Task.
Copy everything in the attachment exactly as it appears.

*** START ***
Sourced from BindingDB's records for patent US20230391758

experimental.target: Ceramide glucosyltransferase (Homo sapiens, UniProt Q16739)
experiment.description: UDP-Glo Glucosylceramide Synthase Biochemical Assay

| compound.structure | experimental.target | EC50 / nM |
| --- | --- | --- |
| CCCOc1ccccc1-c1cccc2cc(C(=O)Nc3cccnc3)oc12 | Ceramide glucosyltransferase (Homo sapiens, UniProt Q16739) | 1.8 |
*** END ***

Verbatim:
Sourced from BindingDB's records for patent US20230391758

experimental.target: Ceramide glucosyltransferase (Homo sapiens, UniProt Q16739)
experiment.description: UDP-Glo Glucosylceramide Synthase Biochemical Assay

| compound.structure | experimental.target | EC50 / nM |
| --- | --- | --- |
| CCCOc1ccccc1-c1cccc2cc(C(=O)Nc3cccnc3)oc12 | Ceramide glucosyltransferase (Homo sapiens, UniProt Q16739) | 1.8 |